Erbil- I have a new article out for Jane’s Intelligence Review on the forces arrayed around what has come to be known as the ‘Hawija pocket’ in southwestern Kirkuk governorate. The traditionally Sunni Arab town of Hawija, a restive northern bastion of insurgency from 2004 forward, and its hinterlands acted as an accelerator of Sunni grievances when Iraqi security forces stormed a protest camp there in late April of 2013.
The Peshmerga and their battlefield peer competitors in the Hashd al-Shaabi have been stuck in operational limbo as there has been no agreement on who would govern a post-IS Hawija once the smoke has cleared. The ethnic Turkmen stationed outside the town of Bashir (alt. Basheer) from the local brigade of the Badr Organisation withstood IS sniper fire at the time of my visit which they promptly answered with a Zu-23 anti-aircraft gun mounted atop a BTR-50 tucked safely behind a berm.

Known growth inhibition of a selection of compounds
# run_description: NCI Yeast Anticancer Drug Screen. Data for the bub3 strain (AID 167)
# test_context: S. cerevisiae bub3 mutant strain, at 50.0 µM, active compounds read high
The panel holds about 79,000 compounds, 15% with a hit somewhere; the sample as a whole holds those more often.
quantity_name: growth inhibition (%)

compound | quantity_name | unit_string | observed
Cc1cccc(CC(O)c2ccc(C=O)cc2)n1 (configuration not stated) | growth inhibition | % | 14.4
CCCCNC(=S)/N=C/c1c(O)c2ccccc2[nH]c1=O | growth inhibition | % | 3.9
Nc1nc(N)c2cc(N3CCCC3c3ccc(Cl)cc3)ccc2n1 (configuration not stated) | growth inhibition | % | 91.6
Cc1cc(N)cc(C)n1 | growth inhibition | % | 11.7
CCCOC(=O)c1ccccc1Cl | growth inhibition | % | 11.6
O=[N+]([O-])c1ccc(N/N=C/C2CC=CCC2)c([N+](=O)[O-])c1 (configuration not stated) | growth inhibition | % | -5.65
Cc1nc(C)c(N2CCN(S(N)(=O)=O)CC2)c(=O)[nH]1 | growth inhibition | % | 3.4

Knocking IS out of Hawija will be more like Tal Afar than Mosul or ar-Raqqa. The armed groups surrounding the pocket just haven’t been able to come to terms on a battle plan. That should change very soon. Hawija simply isn’t valuable enough for IS to continue to hold onto till the last man. It is more likely planning a salafi version of taqiyya (dissimulation) into the local population while it decides to regroup in the nearby Hamrin mountains.